6. Williams GR. Extrathyroidal expression of TSH receptor. Ann Endocrinol (Paris); 2011;72:68-73. [ Links ]

7. Abe E, Marians RC, Yu W, Hu XB, Ando T, Li Y, et al. TSH is a negative regulator of skeletal remodeling. Cell. 2003;115(2):151-62. [ Links ]

8. Ma R, Morshed S, Latif R, Zaidi M, Davies TF. The influence of thyroid-stimulating hormone and thyroid-stimulating hormone receptor antibodies on osteoclastogenesis. Thyroid. 2011;21:897-906. [ Links ]

9. Kumeda Y, Inaba M, Tahara H, Kurioka Y, Ishikawa T, Morii H, et al. Persistent increase in bone turnover in Graves' patients with subclinical hyperthyroidism. J Clin Endocrinol Metab. 2000;85:4157-61. [ Links ]

10. Ecolano M, Drnovsek ML, Silva Croome MC, Moos M, Fuentes AM, Viale F, et al. Negative correlation between bone mineral density and TSH receptor antibodies in long-term euthyroid postmenopausal women with treated Graves' disease. Thyroid Res. 2013;6(1):11. [ Links ]

11. Cho SW, Bae JH, Noh GW, Kim YA, Moon MK, Park KU, et al. The presence of thyroid-stimulation blocking antibody prevents high bone turnover in untreated premenopausal patients with Graves' Disease. PLoS One. 2015;10(12):e0144599. [ Links ]

12. Vestergaard P, Mosekilde L. Fractures in patients with hyperthyroidism and hypothyroidism: a nationwide follow-up study in 16,249 patients. Thyroid. 2002;12:411-9. [ Links ]

13. van Rijn LE, Pop VJ, Williams GR. Low bone mineral density is related to high physiological levels of free thyroxine in peri-menopausal women. Eur J Endocrinol. 2014;170:461-8. [ Links ]

14. Tuchendler D, Bolanowski M. Assessment of bone metabolism in premenopausal females with hyperthyroidism and hypothyroidism. Endokrynologia Polska. 2013;64(1):40-4. [ Links ]

15. Mosekilde L, Melsen F. A tetracycline-based histomorphometric evaluation of bone resorption and bone turnover in hyperthyroidism and hyperparathyroidism. Acta Medica Scandinavica. 1978;204:97-102. [ Links ]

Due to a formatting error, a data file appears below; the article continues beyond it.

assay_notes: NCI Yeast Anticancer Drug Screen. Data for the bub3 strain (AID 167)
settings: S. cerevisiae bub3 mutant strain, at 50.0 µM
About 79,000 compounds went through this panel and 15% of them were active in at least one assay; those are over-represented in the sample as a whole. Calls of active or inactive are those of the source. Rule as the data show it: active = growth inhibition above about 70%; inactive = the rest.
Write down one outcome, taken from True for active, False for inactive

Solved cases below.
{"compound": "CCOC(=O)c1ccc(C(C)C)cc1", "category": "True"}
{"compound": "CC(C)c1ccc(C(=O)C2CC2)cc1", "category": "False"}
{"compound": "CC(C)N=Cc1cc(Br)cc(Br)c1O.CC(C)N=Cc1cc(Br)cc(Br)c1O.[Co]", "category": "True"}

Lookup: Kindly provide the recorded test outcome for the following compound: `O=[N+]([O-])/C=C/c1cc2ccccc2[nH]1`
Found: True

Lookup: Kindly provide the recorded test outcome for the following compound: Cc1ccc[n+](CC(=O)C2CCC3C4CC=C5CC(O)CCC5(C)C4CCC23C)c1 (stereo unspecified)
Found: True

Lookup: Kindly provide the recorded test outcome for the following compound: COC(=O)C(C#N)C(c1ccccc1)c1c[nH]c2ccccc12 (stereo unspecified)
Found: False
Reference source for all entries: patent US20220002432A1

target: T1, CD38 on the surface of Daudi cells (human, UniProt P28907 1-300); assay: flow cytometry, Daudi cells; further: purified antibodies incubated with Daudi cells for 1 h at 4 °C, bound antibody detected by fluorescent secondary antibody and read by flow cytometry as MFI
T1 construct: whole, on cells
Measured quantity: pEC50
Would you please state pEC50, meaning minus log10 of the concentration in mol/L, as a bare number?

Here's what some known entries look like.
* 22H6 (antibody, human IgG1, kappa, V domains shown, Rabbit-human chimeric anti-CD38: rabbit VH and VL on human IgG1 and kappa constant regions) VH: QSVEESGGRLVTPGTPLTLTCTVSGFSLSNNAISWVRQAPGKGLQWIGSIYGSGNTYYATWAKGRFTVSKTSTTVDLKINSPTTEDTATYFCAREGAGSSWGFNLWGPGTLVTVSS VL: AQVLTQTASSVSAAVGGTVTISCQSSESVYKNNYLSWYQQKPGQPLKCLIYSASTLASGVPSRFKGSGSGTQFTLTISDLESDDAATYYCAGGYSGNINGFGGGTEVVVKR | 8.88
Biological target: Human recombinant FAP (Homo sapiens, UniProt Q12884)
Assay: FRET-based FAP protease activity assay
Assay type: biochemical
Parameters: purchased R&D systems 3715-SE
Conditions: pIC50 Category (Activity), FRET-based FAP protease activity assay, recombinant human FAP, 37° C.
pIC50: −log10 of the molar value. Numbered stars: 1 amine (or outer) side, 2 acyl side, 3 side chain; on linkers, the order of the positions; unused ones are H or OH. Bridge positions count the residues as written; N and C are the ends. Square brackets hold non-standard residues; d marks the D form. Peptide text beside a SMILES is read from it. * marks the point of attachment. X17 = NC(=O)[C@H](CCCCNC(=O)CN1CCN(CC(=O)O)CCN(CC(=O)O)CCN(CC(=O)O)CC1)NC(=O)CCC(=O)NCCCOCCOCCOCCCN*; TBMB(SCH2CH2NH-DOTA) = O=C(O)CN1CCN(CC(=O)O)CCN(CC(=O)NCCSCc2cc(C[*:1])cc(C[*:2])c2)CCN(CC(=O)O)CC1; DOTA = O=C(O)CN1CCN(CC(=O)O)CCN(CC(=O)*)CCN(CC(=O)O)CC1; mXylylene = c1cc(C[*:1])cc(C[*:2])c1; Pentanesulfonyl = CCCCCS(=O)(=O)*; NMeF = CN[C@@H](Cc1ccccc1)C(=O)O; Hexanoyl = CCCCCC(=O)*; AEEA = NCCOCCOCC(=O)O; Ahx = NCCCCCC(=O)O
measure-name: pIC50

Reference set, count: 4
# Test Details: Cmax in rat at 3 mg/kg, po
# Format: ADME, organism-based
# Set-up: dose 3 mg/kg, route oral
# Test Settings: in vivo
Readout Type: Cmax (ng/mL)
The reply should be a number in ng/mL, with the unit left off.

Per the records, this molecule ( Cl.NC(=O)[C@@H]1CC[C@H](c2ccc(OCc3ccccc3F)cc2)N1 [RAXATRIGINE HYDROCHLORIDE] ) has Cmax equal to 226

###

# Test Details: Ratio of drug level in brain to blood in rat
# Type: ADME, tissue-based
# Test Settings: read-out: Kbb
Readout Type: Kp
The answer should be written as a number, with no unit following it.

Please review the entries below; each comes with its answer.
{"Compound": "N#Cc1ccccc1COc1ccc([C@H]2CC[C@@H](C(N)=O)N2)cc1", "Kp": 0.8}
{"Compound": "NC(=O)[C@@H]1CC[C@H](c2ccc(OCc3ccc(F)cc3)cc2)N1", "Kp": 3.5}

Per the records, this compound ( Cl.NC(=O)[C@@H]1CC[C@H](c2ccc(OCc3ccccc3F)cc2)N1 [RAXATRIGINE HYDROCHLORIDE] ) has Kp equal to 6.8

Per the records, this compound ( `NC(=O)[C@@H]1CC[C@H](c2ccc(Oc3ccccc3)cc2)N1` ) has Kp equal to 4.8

16. Eriksen EF, Mosekilde L, Melsen F. Trabecular bone remodeling and bone balance in hyperthyroidism. Bone. 1986;6:421-8. [ Links ]

17. Mazziotti G, Guistina A, Canalis E, Bilezikian JP. Glucocorticoid-Induced Osteoporosis: clinical and Therapeutic Aspects. Arq Bras Endocrinol Metab. 2007;51:1404-12. [ Links ]

18. Kahaly GJ, Pitz S, Hommel G, Dittmar M. Randomized, single blind trial of intravenous versus oral steroid monotherapy in Graves' orbitopathy. J Clin Endocrinol Metab. 2005;90:5234-40. [ Links ]

19. Gogakos AI, Duncan Bassett JH, Willliams GR. Thyroid and bone. Archives of Biochemistry and Biophysics. 2010;503:129-36. [ Links ]

20. Williams GR. Actions of thyroid hormones in bone. Endokrynol Pol. 2009;60(5):380-8. [ Links ]

21. Lloyd A, Bursell J, Gregory JW, Rees DA, Ludgate M. TSH receptor activation and body composition. J Endocrinol. 2010;204(1):13-20. [ Links ]

22. Andersen S, Pedersen KM, Bruun NH, Laurberg P. Narrow individual variations in serum T4 and T3 in normal subjects: a clue to the understanding of subclinical thyroid disease. J Clin Endocrinol Metab. 2002;87(3):1068-72. [ Links ]

23. Hansen PS, Brix TH, Sorensen TI, Kyvik KO, Hegedus L. Major genetic influence on the regulation of the pituitary-thyroid axis: a study of healthy Danish twins. J Clin Endocrinol Metab. 2004;89(3):1181-7. [ Links ]

24. Gorka J, Taylor-Gjevre RM, Arnason T. Metabolic and clinical consequences of hyperthyroidism on bone density. Hindawi Publishing Corporation. Int J Endocrinol. 2013;2013:638727. [ Links ]

25. Tsai JA, Janson A, Bucht E, Kindmark H, Marcus C, Stark A, et al. Weak evidence of thyrotropin receptors in primary cultures of human osteoblast-like cells. Calcif Tissue Int. 2004;74(5):486-91. [ Links ]

26. Kim TH, Joung JY, Kang M, Choi SK, Kim K, Jang JY, et al. A modest protective effect of thyrotropin against bone loss is associated with plasma triiodothyronine levels. PLoS One. 2015;10(12):e0145292. [ Links ]

27. Baliram R, Sun L, Cao J, Li J, Latif R, Huber AK, et al. Hyperthyroid-associated osteoporosis is exacerbated by the loss of TSH signaling. J Clin Invest. 2012;122(10):3737-41. [ Links ]

28. Murphy E, Williams GR. The thyroid and the skeleton. Clin Endocrinol (Oxf). 2004;61(3):285-98. [ Links ]

29. Hase H, Ando T, Eldeiry L, Brebene A, Peng Y, Liu L, et al. TNFalpha mediates the skeletal effects of thyroid-stimulating hormone. Proc Natl Acad Sci U S A. 2006;103(34):12849-54. [ Links ]

30. Haras M, Onose G, Capisizu A, Vulpoi C. Evolutive particularities in thyrotoxic osteoporosis. Acta Endo (Buc) 2012;8(1):47-58. [ Links ]

Received: August 10, 2016; Accepted: December 23, 2016

Correspondence to: Mira Siderova, Clinic of Endocrinology and Metabolic Diseases, University Hospital, “St. Marina” 9010 Varna, bul. Hr. Smirnenski 1 Bulgaria.

Disclosure: no potential conflict of interest relevant to this article was reported.

Creative Commons License This is an Open Access article distributed under the terms of the Creative Commons Attribution License, which permits unrestricted use, distribution, and reproduction in any medium, provided the original work is properly cited.